Financial protectionism

Andrew K Rose, Tomasz Wieladek 29 May 2011

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The “Great Recession” which engulfed the world in 2008-09 is frequently compared to the Great Depression of the early 1930s. Many economists blame trade protectionism for deepening, spreading, and/or lengthening the Great Depression, especially given the dramatic decline in trade during the Great Recession (Eichengreen and O’Rourke 2010).

This time around, there is only muted evidence of traditional trade protectionism, at least thus far (Global Trade Alert 2010). But the public sector has made substantial interventions in financial markets around the world, particularly in the banking sector (Figure 1, Chart 1), while cross-border bank lending has fallen globally (Figure1, Chart 2). In a recent working paper (Rose and Wieladek 2011), we show that the two phenomena may well be linked; international lending may have fallen because of public interventions in the financial sector.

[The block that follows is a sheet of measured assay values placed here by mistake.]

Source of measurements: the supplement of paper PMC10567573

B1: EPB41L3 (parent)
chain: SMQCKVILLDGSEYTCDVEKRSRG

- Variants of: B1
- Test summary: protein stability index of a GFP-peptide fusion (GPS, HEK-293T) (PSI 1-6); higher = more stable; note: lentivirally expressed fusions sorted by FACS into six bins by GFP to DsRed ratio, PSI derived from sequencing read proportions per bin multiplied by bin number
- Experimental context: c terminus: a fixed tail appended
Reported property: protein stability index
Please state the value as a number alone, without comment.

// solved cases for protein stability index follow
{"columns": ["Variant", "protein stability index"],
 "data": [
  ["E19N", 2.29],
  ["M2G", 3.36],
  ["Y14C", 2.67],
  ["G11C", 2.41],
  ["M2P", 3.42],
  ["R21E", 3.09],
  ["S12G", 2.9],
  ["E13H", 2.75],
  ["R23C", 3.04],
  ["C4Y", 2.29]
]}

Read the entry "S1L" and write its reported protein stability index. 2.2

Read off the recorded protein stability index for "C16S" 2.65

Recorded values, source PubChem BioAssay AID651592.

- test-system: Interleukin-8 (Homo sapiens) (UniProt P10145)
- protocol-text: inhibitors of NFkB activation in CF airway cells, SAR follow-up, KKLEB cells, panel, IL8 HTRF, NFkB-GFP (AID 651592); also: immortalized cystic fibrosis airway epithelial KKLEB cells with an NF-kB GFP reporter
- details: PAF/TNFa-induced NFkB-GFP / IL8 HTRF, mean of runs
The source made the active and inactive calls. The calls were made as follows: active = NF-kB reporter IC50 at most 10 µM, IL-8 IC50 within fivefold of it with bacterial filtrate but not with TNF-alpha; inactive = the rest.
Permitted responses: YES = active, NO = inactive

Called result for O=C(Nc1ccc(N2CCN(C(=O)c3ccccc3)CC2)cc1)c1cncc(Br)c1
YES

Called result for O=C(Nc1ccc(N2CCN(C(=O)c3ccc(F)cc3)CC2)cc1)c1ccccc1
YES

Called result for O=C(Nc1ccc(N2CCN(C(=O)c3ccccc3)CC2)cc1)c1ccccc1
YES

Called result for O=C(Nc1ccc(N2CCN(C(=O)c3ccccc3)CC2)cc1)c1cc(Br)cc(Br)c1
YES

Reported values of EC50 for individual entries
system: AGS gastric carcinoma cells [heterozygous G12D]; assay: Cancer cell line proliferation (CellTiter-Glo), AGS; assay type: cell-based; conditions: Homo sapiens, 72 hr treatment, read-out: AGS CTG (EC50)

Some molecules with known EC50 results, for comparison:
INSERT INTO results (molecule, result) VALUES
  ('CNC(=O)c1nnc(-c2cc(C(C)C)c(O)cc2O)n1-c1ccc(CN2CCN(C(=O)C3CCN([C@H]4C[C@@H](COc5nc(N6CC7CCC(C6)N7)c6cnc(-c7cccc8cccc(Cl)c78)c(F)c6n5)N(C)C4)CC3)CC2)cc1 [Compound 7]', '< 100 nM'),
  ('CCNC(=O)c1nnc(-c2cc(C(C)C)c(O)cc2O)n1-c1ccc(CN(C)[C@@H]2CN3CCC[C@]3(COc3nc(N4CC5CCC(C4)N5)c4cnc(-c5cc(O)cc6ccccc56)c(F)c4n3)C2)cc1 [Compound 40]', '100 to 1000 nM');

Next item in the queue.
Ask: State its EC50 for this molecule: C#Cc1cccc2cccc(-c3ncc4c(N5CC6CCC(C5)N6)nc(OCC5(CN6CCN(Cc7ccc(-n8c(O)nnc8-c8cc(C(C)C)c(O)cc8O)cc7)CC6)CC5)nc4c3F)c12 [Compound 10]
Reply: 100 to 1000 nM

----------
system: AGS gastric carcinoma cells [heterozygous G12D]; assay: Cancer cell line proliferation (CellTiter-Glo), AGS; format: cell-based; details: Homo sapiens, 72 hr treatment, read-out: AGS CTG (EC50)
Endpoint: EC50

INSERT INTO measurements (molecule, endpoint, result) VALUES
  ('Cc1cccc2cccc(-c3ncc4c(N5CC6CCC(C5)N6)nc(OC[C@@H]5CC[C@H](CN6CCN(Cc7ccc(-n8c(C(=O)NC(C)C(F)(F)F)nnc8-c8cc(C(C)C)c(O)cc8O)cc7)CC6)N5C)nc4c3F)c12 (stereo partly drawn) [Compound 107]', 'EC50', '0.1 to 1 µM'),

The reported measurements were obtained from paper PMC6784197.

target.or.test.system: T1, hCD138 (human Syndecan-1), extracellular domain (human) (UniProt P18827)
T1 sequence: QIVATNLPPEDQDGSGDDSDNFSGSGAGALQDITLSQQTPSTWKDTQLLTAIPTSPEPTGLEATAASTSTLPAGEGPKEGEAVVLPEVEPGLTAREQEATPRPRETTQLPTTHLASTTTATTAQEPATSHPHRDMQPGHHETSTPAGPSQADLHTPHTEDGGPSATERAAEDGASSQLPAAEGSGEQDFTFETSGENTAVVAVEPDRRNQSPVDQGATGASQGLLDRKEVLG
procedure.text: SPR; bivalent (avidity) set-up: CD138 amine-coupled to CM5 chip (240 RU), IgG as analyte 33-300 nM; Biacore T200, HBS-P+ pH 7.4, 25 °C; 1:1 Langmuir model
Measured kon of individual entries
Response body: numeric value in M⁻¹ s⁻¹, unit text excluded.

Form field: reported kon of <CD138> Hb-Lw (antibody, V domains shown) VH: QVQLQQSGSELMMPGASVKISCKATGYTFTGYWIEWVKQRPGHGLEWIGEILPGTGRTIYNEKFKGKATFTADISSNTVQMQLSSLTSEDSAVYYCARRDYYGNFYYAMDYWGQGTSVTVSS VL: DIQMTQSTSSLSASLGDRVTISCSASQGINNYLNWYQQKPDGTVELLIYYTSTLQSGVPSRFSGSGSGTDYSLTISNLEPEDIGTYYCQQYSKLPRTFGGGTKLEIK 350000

More specifically, we ask: “Have bank nationalisations reduced foreign lending disproportionately?” The answer is “yes”, and we interpret this as evidence of financial protectionism.

Figure 1. Public capital injection and real bank external asset claims

Chart 1- Public capital injection, % 2008 GDP

Source: IMF

Chart 2 - Real BIS bank external asset claims

Source: BIS

We define financial protectionism as a nationalistic change in banks’ lending behaviour, as the result of public intervention, which leads domestic banks either to lend less or at higher interest rates to foreigners (or both). Our objective is to test for financial protectionism empirically (there is no theory of relevance). The aggregate British data series lends prima facie plausibility to the idea that lenders cut back more dramatically on their cross-border activity than on their domestic activity. Figure 2 plots the growth of lending to British business over the past few years. The superficial impression we get is that during the Great Recession, foreign lenders (in this case banks with headquarters outside the UK) contracted their activity more dramatically than British lenders (banks with headquarters in the UK). But such aggregate evidence provides at most indirect support for the presence of financial protectionism. Only if foreign public institutions contracted their British loans more than foreign private institutions, would we have strong prima facie evidence of financial protectionism.